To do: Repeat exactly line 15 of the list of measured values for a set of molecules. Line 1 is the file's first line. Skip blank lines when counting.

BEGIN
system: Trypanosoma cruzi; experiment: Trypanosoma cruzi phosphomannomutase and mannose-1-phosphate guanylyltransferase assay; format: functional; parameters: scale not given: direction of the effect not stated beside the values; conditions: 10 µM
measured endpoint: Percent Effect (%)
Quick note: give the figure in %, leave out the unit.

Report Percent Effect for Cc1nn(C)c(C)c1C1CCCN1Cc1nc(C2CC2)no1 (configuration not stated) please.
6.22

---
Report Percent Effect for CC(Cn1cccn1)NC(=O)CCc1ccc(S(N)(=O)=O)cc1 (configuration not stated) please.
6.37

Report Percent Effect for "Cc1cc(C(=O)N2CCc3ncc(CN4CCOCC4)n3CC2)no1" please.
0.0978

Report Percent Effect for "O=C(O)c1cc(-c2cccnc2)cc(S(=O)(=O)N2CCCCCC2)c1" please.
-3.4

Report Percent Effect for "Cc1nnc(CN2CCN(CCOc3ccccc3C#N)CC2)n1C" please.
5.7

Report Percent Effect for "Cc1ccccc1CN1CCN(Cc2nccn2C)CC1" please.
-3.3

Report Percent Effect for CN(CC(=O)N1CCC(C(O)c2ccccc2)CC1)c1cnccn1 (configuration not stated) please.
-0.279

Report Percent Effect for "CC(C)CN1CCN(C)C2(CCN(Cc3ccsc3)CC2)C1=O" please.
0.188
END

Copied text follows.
Report Percent Effect for "Cc1ccccc1CN1CCN(Cc2nccn2C)CC1" please.